Wayne State's Department of Communication Sciences and Disorders is committed to offering a strong research program for faculty and for students at all levels. Our research focus is addressed toward solving clinical problems and advancing knowledge in the human communication sciences and disorders.

More specifically, our current research programs involve work in adult language disorders and cognition, pediatric communication disorders, speech perception and genetics. Our laboratories are state-of-the-art and collaborative research opportunities exist with a number of other institutions.

Faculty labs

  • Aphasia and Neurocognitive Disorders Lab

    Dr. Margaret Greenwald

    The Aphasia and Neurocognitive Disorders Laboratory is active and devoted to the study of acquired communication deficits in adults. This lab features many of today's advanced clinical and research resources for impaired language assessment and treatment and for neuroimaging of brain activation during language function. Lab staff work in collaboration with staff from a number of area medical facilities, including the Detroit Medical Center, Henry Ford Hospital and the Detroit V.A.

    Opportunities to participate in this lab's research protocols are available to our graduate students and members of the community who have experienced communication difficulties as a result of stroke, brain tumor, or head injury.

  • Behavior, Speech & Genetics Lab

    Dr. Shelly Jo Kraft

    The Behavior, Speech & Genetics Lab research suite is located on Level 3 (Rm 300.11) of Prentis Building in downtown Detroit. It was designed for both behavioral research in the areas of stuttering and autism and genetic research across all speech and hearing disorders.

    To date, the lab is set up to facilitate:

    • DNA extraction
    • Computational genetic analysis
    • Delayed auditory feedback/ altered auditory feedback
    • Acoustic analysis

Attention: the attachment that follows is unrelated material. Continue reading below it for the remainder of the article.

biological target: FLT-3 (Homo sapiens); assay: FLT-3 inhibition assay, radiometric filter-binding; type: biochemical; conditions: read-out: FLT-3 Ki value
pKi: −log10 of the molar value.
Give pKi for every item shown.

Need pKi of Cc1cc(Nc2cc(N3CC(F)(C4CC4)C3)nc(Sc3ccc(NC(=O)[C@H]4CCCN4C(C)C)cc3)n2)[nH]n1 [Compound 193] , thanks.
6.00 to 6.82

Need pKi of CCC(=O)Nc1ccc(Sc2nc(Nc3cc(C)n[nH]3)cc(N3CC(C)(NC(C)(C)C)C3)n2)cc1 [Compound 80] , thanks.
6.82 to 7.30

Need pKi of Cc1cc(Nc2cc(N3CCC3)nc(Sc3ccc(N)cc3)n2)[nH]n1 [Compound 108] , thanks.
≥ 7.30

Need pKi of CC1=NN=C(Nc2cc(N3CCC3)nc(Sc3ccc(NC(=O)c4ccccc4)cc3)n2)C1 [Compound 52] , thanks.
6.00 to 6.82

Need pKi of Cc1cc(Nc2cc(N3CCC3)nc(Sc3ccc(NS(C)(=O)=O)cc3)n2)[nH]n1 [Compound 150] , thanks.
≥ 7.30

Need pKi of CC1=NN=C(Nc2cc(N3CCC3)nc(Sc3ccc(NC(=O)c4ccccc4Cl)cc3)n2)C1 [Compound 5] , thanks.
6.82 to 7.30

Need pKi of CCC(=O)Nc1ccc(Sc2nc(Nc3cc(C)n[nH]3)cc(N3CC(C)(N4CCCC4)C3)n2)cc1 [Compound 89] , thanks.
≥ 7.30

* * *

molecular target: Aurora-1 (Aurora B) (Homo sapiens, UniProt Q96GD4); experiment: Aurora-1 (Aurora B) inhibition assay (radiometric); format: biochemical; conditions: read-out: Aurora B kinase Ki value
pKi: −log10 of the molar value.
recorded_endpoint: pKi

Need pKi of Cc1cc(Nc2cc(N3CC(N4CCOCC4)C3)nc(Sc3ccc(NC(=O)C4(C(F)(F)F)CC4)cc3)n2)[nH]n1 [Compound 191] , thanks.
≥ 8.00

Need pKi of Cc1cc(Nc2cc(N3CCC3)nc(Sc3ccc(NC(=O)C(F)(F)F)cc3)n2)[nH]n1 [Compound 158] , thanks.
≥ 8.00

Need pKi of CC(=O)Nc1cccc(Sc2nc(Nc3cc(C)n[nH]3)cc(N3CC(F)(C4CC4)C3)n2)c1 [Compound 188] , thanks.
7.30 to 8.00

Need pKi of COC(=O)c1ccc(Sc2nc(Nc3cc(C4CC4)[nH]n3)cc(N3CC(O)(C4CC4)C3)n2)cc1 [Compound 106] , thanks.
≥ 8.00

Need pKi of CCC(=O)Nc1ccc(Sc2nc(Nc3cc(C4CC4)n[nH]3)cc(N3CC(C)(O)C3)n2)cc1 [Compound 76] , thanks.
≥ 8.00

• Behavioral studies
    • Speech/language analysis
    • Temperament/severity studies in communication disorders


    Currently, the wet lab is equipped for DNA extraction and houses state-of-the-art technology for molecular work. Computational genetic work is completed at three newly designed workstations.

    Behavioral research

    There are three rooms in the behavioral speech portion of the lab dedicated to subject/parent interviews, testing, observation and speech/language capture.

    The conference area of the lab is a multipurpose area specifically designed to transition from an observational open space for behavioral play and speech/language observation to a large meeting space with tables and chairs. This space is ideal for of children with Autism or who stutter to interact with their families in parent-child interaction/behavioral studies and clinician-child interaction/behavioral studies.

    Interviews with research participants and, in some cases, parents of young participants are conducted in the office suite of the lab. Standardized testing, questionnaires and case history reports are administered and generated in this space. An open room, with windows, a large L-shaped desk and comfortable chairs encourage research participants to feel comfortable and relaxed.

    A sound suite designed for speech and language acoustic capture has a brand new Gordman Stowe 11x9' Sound-Proof Booth, with a one-way window, and sound ports connecting to a tripod-mounted video camera, and table and shirt microphones. Outside of the booth, a workstation in the acoustic suite houses a media tower for visual and acoustic media capture and analysis.

    The Behavior, Speech & Genetics Lab is connected to the CSD teaching lab. This is a fantastic space designed for clinical teaching and technology and equipment training for students.

    Learn more about the International Stuttering Project.

  • Speech-Language NeuroScience Lab